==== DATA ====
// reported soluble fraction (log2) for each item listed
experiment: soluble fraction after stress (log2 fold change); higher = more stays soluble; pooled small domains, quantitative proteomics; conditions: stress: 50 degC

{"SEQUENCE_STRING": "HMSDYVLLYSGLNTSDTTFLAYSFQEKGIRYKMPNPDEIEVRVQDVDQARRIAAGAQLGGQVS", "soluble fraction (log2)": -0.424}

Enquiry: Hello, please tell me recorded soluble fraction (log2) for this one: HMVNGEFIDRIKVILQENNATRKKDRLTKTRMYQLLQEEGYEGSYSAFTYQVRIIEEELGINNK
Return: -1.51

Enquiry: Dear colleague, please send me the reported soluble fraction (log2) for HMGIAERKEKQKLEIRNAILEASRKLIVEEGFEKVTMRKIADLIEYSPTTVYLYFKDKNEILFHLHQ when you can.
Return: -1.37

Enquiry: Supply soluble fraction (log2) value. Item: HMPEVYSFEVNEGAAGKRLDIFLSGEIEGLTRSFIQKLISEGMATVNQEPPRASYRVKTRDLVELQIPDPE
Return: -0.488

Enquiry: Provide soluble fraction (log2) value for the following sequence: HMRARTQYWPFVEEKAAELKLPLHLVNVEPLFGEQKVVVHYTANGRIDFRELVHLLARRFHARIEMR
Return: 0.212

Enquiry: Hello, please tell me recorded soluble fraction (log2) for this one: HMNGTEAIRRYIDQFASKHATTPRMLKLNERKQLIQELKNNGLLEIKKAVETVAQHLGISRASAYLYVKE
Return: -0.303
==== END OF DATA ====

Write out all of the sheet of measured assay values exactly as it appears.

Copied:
// reported soluble fraction (log2) for each item listed
experiment: soluble fraction after stress (log2 fold change); higher = more stays soluble; pooled small domains, quantitative proteomics; conditions: stress: 50 degC

{"SEQUENCE_STRING": "HMSDYVLLYSGLNTSDTTFLAYSFQEKGIRYKMPNPDEIEVRVQDVDQARRIAAGAQLGGQVS", "soluble fraction (log2)": -0.424}

Enquiry: Hello, please tell me recorded soluble fraction (log2) for this one: HMVNGEFIDRIKVILQENNATRKKDRLTKTRMYQLLQEEGYEGSYSAFTYQVRIIEEELGINNK
Return: -1.51

Enquiry: Dear colleague, please send me the reported soluble fraction (log2) for HMGIAERKEKQKLEIRNAILEASRKLIVEEGFEKVTMRKIADLIEYSPTTVYLYFKDKNEILFHLHQ when you can.
Return: -1.37

Enquiry: Supply soluble fraction (log2) value. Item: HMPEVYSFEVNEGAAGKRLDIFLSGEIEGLTRSFIQKLISEGMATVNQEPPRASYRVKTRDLVELQIPDPE
Return: -0.488

Enquiry: Provide soluble fraction (log2) value for the following sequence: HMRARTQYWPFVEEKAAELKLPLHLVNVEPLFGEQKVVVHYTANGRIDFRELVHLLARRFHARIEMR
Return: 0.212

Enquiry: Hello, please tell me recorded soluble fraction (log2) for this one: HMNGTEAIRRYIDQFASKHATTPRMLKLNERKQLIQELKNNGLLEIKKAVETVAQHLGISRASAYLYVKE
Return: -0.303